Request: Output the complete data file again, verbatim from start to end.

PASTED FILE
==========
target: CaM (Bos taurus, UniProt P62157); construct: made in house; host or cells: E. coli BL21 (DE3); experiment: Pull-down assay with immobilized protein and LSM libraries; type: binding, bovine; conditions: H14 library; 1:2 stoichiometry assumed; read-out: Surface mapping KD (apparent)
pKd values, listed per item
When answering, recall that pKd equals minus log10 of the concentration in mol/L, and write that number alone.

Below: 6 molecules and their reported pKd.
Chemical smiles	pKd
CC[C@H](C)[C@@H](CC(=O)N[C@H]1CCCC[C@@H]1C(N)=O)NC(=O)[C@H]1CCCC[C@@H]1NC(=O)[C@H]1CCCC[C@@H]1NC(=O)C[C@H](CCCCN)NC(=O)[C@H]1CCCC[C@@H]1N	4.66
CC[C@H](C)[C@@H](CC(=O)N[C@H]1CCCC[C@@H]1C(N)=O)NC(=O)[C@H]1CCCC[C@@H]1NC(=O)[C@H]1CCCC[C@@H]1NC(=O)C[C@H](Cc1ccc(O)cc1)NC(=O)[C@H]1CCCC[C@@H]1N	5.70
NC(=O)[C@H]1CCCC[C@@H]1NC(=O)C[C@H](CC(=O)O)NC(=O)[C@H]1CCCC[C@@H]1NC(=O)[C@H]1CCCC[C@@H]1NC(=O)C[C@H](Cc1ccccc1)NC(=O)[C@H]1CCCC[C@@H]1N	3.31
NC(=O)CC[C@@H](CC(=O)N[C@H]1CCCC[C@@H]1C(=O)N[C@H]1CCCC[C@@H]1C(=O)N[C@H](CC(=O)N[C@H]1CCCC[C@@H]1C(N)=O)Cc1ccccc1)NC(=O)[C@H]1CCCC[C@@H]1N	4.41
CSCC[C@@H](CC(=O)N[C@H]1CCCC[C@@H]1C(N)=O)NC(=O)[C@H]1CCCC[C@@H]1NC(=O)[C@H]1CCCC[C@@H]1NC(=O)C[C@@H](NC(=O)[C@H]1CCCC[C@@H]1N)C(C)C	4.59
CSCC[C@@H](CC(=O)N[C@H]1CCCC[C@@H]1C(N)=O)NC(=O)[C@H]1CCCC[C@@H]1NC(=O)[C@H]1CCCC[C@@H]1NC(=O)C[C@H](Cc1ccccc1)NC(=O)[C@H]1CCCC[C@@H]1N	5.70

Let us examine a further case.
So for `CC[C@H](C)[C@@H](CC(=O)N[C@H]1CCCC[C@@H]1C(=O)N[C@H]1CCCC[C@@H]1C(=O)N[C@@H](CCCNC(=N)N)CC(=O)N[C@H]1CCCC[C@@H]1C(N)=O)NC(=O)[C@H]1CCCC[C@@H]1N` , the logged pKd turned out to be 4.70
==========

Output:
target: CaM (Bos taurus, UniProt P62157); construct: made in house; host or cells: E. coli BL21 (DE3); experiment: Pull-down assay with immobilized protein and LSM libraries; type: binding, bovine; conditions: H14 library; 1:2 stoichiometry assumed; read-out: Surface mapping KD (apparent)
pKd values, listed per item
When answering, recall that pKd equals minus log10 of the concentration in mol/L, and write that number alone.

Below: 6 molecules and their reported pKd.
Chemical smiles	pKd
CC[C@H](C)[C@@H](CC(=O)N[C@H]1CCCC[C@@H]1C(N)=O)NC(=O)[C@H]1CCCC[C@@H]1NC(=O)[C@H]1CCCC[C@@H]1NC(=O)C[C@H](CCCCN)NC(=O)[C@H]1CCCC[C@@H]1N	4.66
CC[C@H](C)[C@@H](CC(=O)N[C@H]1CCCC[C@@H]1C(N)=O)NC(=O)[C@H]1CCCC[C@@H]1NC(=O)[C@H]1CCCC[C@@H]1NC(=O)C[C@H](Cc1ccc(O)cc1)NC(=O)[C@H]1CCCC[C@@H]1N	5.70
NC(=O)[C@H]1CCCC[C@@H]1NC(=O)C[C@H](CC(=O)O)NC(=O)[C@H]1CCCC[C@@H]1NC(=O)[C@H]1CCCC[C@@H]1NC(=O)C[C@H](Cc1ccccc1)NC(=O)[C@H]1CCCC[C@@H]1N	3.31
NC(=O)CC[C@@H](CC(=O)N[C@H]1CCCC[C@@H]1C(=O)N[C@H]1CCCC[C@@H]1C(=O)N[C@H](CC(=O)N[C@H]1CCCC[C@@H]1C(N)=O)Cc1ccccc1)NC(=O)[C@H]1CCCC[C@@H]1N	4.41
CSCC[C@@H](CC(=O)N[C@H]1CCCC[C@@H]1C(N)=O)NC(=O)[C@H]1CCCC[C@@H]1NC(=O)[C@H]1CCCC[C@@H]1NC(=O)C[C@@H](NC(=O)[C@H]1CCCC[C@@H]1N)C(C)C	4.59
CSCC[C@@H](CC(=O)N[C@H]1CCCC[C@@H]1C(N)=O)NC(=O)[C@H]1CCCC[C@@H]1NC(=O)[C@H]1CCCC[C@@H]1NC(=O)C[C@H](Cc1ccccc1)NC(=O)[C@H]1CCCC[C@@H]1N	5.70

Let us examine a further case.
So for `CC[C@H](C)[C@@H](CC(=O)N[C@H]1CCCC[C@@H]1C(=O)N[C@H]1CCCC[C@@H]1C(=O)N[C@@H](CCCNC(=N)N)CC(=O)N[C@H]1CCCC[C@@H]1C(N)=O)NC(=O)[C@H]1CCCC[C@@H]1N` , the logged pKd turned out to be 4.70